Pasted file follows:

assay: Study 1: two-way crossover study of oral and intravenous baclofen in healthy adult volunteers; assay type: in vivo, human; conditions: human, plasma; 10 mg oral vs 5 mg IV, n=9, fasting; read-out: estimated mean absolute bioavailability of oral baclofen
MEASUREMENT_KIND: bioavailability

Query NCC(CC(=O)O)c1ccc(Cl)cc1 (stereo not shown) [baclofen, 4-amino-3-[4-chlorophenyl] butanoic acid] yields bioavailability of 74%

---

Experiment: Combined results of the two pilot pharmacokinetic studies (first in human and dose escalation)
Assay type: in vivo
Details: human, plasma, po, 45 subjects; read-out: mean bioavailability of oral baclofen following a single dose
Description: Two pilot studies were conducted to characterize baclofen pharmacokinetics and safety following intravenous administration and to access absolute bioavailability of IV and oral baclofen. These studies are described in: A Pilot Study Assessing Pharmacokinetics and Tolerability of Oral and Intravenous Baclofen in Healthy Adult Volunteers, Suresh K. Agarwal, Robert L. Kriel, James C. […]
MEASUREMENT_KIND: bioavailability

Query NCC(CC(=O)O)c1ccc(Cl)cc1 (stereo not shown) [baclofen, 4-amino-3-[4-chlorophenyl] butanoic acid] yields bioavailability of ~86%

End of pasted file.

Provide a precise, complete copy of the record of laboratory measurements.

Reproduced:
assay: Study 1: two-way crossover study of oral and intravenous baclofen in healthy adult volunteers; assay type: in vivo, human; conditions: human, plasma; 10 mg oral vs 5 mg IV, n=9, fasting; read-out: estimated mean absolute bioavailability of oral baclofen
MEASUREMENT_KIND: bioavailability

Query NCC(CC(=O)O)c1ccc(Cl)cc1 (stereo not shown) [baclofen, 4-amino-3-[4-chlorophenyl] butanoic acid] yields bioavailability of 74%

---

Experiment: Combined results of the two pilot pharmacokinetic studies (first in human and dose escalation)
Assay type: in vivo
Details: human, plasma, po, 45 subjects; read-out: mean bioavailability of oral baclofen following a single dose
Description: Two pilot studies were conducted to characterize baclofen pharmacokinetics and safety following intravenous administration and to access absolute bioavailability of IV and oral baclofen. These studies are described in: A Pilot Study Assessing Pharmacokinetics and Tolerability of Oral and Intravenous Baclofen in Healthy Adult Volunteers, Suresh K. Agarwal, Robert L. Kriel, James C. […]
MEASUREMENT_KIND: bioavailability

Query NCC(CC(=O)O)c1ccc(Cl)cc1 (stereo not shown) [baclofen, 4-amino-3-[4-chlorophenyl] butanoic acid] yields bioavailability of ~86%